It will be interesting to see what direction Amazon takes as an entertainment creator. Alpha House was a show that thought it was more clever than it actually was and Betas was cancelled before I even checked out an episode.
But will Amazon set it’s sights on becoming the next “next HBO” or will it be content to the next CBS? I can’t call it.
Closing out our week long look at Amazon Prime’s latest group of pilots is Really.
Really doesn’t break any new ground. It’s a show about a predominately white group of friends in their 30’s in Chicago. It’s a quartet of couples, Jed and Lori, Fred & Joanna, Matt and Margaret, Charlie and Allison along with their single friend Steve.
The show focuses on Jed (Jay Chandrasekhar) and Lori (Sarah Chalke) and familiar tropes are trotted out. Lori takes forever to decide on what she’s drinking at a restaurant. Jed only gets BJs on his birthday and satisfies himself to internet porn. And did you know that children will burst into your room while you’re having sex? They are a typical married tv couple.
And their friends are equally typical; Steve, the singleton in the group, dates younger women. Everyone else is married, except for Charlie and Allison, but they’re in a seriously committed relationship.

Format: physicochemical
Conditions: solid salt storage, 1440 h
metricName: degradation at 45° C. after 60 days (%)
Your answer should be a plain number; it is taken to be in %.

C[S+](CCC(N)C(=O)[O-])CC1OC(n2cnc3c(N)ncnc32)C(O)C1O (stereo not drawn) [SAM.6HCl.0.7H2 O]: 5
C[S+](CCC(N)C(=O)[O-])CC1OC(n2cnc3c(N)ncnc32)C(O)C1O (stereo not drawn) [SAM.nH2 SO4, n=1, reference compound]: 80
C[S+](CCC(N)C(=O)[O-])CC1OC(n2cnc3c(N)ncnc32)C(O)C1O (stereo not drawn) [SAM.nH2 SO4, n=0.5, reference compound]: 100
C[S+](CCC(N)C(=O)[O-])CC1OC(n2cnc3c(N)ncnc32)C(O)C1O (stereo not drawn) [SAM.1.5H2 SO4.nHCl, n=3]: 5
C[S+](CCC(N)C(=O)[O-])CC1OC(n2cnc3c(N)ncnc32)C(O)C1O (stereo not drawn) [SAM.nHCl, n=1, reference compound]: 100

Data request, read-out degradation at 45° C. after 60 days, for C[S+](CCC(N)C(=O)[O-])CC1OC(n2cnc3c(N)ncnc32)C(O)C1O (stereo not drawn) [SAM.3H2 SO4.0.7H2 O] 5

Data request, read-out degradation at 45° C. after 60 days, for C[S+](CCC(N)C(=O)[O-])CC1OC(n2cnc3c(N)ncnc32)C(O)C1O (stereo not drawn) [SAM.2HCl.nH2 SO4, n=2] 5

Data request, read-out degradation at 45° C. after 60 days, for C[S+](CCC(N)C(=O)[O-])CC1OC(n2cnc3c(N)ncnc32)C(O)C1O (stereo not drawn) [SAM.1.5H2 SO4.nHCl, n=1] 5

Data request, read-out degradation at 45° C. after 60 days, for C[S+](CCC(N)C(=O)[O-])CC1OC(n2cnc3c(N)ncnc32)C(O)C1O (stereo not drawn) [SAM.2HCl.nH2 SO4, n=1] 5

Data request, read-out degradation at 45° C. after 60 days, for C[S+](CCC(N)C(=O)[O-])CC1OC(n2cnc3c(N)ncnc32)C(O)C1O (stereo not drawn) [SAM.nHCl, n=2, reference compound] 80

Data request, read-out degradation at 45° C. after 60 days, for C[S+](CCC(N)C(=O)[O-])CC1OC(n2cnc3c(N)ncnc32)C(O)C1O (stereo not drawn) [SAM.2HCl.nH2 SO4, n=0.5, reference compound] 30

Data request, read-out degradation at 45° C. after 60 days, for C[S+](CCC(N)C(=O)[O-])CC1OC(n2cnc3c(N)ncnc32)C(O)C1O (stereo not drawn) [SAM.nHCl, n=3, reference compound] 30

At a get together at Fred and Joanna’s house, the women critique Steve’s young date, while his male friends envy him. Everyone enjoys their alcohol and eventually reefer gets introduced. Fred gets obnoxiously drunk and passes out on a couch.
As the party breaks up, Jed goes back inside to retrieve a forgotten item and witnesses Joanna going down on Matt. There’s a moment of awkwardness before Jed backs out of the room. Matt tries to explain and asks his friend to keep the secret.
Of course as everyone knows it’s not the crime but the cover up that gets people caught. Jed is almost caught in the cover up by his wife, but plays cool. And at the end of the episode he finally gets that hummer she’s promised him, but at that point can he even enjoy it?
Really is fine. It doesn’t impress, but it performs to a satisfactory degree. The comedy is amusing and the dramatic elements create tension. While it trades in tropes they don’t really become clichés, expect for maybe Steve, but his screen time is so limited that it can be forgiven.
The cast does a good job inhabiting the characters they’ve been given. There is a sense of friendships with the characters. Let’s just hope that Hayes MacArthur isn’t a jinx, since this is his second straight Amazon pilot (the first being The Rebels, the only show from the last batch that didn’t get picked up.)
Should Really get picked up, I’d probably tune in to see where things went and if things could grow beyond tropes into something that really pushes boundaries. And honestly I wouldn’t be surprised if this show went to series.